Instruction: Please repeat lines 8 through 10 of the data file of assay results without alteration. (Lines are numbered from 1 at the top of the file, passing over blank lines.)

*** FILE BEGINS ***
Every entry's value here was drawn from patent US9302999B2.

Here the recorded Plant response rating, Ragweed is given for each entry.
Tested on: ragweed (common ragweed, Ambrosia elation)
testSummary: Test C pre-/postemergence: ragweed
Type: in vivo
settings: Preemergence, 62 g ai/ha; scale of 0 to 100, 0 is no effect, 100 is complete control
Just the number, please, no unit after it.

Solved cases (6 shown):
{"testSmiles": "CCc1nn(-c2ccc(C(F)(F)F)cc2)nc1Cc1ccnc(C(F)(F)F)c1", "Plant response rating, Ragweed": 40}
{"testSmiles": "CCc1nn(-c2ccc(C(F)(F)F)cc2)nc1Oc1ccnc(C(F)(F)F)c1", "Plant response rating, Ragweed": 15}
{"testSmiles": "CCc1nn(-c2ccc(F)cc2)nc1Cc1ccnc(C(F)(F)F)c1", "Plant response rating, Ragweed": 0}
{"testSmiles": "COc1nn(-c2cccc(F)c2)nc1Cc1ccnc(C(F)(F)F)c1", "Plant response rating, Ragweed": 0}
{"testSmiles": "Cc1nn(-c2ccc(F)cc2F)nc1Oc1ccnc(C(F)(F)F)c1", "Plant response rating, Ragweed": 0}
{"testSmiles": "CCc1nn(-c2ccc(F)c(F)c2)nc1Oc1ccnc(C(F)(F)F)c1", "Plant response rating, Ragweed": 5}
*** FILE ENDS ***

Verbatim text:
Solved cases (6 shown):
{"testSmiles": "CCc1nn(-c2ccc(C(F)(F)F)cc2)nc1Cc1ccnc(C(F)(F)F)c1", "Plant response rating, Ragweed": 40}
{"testSmiles": "CCc1nn(-c2ccc(C(F)(F)F)cc2)nc1Oc1ccnc(C(F)(F)F)c1", "Plant response rating, Ragweed": 15}